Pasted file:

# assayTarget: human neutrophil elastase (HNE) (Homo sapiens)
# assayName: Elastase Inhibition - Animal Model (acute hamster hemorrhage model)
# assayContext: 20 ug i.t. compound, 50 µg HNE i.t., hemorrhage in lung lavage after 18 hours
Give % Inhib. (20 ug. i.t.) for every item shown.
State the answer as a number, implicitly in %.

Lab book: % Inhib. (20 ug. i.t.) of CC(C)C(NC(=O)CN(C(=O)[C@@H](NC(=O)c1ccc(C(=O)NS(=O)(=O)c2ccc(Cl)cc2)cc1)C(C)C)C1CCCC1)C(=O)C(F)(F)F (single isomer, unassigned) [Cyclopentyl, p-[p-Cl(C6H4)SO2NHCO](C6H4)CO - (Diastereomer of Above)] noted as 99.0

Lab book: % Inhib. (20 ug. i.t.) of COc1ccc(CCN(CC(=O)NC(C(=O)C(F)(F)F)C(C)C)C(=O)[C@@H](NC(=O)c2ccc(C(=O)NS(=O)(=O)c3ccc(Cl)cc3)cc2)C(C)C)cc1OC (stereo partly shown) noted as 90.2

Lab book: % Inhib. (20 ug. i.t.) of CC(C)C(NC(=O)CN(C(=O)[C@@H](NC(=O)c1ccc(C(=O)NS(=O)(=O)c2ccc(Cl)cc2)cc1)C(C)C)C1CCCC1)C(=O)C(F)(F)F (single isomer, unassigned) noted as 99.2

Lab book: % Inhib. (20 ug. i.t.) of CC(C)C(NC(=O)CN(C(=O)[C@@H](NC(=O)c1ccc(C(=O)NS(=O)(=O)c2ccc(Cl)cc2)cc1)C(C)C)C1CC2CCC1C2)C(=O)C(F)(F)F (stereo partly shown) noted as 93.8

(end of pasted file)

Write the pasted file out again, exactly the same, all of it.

# assayTarget: human neutrophil elastase (HNE) (Homo sapiens)
# assayName: Elastase Inhibition - Animal Model (acute hamster hemorrhage model)
# assayContext: 20 ug i.t. compound, 50 µg HNE i.t., hemorrhage in lung lavage after 18 hours
Give % Inhib. (20 ug. i.t.) for every item shown.
State the answer as a number, implicitly in %.

Lab book: % Inhib. (20 ug. i.t.) of CC(C)C(NC(=O)CN(C(=O)[C@@H](NC(=O)c1ccc(C(=O)NS(=O)(=O)c2ccc(Cl)cc2)cc1)C(C)C)C1CCCC1)C(=O)C(F)(F)F (single isomer, unassigned) [Cyclopentyl, p-[p-Cl(C6H4)SO2NHCO](C6H4)CO - (Diastereomer of Above)] noted as 99.0

Lab book: % Inhib. (20 ug. i.t.) of COc1ccc(CCN(CC(=O)NC(C(=O)C(F)(F)F)C(C)C)C(=O)[C@@H](NC(=O)c2ccc(C(=O)NS(=O)(=O)c3ccc(Cl)cc3)cc2)C(C)C)cc1OC (stereo partly shown) noted as 90.2

Lab book: % Inhib. (20 ug. i.t.) of CC(C)C(NC(=O)CN(C(=O)[C@@H](NC(=O)c1ccc(C(=O)NS(=O)(=O)c2ccc(Cl)cc2)cc1)C(C)C)C1CCCC1)C(=O)C(F)(F)F (single isomer, unassigned) noted as 99.2

Lab book: % Inhib. (20 ug. i.t.) of CC(C)C(NC(=O)CN(C(=O)[C@@H](NC(=O)c1ccc(C(=O)NS(=O)(=O)c2ccc(Cl)cc2)cc1)C(C)C)C1CC2CCC1C2)C(=O)C(F)(F)F (stereo partly shown) noted as 93.8